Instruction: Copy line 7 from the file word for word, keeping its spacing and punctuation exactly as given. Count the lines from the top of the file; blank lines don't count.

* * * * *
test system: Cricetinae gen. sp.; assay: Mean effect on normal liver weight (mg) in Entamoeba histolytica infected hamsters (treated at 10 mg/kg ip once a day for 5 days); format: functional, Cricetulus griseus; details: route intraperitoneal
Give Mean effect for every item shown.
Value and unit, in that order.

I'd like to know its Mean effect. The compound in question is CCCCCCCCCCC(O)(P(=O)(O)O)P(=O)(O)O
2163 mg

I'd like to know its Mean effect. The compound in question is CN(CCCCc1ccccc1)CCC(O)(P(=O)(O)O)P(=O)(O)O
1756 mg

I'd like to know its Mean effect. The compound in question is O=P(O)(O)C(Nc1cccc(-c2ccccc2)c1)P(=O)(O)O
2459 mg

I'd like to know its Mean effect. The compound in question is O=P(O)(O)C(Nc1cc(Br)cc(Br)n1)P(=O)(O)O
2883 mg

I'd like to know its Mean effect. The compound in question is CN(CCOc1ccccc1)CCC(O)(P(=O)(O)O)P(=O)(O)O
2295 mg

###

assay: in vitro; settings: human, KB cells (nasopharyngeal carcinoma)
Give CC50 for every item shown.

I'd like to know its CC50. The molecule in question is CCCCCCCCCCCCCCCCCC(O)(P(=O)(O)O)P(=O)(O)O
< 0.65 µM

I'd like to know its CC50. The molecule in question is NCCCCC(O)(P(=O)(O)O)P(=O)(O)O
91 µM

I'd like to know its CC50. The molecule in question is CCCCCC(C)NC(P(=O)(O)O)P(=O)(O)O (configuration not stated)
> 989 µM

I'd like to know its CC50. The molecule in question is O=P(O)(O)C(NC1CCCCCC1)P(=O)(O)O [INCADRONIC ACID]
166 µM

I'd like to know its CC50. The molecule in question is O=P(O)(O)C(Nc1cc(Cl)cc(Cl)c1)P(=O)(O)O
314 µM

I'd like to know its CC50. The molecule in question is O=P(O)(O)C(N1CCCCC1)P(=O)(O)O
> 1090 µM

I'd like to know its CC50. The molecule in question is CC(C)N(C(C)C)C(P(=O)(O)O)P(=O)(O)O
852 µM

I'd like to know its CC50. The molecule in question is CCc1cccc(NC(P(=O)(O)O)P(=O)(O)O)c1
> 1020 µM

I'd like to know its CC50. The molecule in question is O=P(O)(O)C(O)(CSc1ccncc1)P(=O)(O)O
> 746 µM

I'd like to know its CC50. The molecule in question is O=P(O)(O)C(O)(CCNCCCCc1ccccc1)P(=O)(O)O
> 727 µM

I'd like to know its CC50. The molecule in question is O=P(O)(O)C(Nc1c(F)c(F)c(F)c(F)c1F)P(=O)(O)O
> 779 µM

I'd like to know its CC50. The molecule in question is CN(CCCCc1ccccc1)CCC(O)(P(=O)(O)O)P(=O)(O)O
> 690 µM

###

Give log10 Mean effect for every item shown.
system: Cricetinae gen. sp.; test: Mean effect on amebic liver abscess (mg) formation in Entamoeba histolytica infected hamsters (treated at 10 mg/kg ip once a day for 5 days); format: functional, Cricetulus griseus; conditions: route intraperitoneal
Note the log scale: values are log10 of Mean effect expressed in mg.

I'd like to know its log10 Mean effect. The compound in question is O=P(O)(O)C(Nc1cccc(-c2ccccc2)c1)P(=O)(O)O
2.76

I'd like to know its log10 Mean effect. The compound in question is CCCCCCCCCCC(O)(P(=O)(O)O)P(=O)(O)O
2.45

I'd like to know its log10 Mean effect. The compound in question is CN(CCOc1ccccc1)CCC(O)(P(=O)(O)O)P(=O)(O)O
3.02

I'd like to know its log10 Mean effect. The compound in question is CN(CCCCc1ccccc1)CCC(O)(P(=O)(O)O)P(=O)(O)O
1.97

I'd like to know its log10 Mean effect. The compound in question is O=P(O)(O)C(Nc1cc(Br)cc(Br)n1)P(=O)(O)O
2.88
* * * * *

1756 mg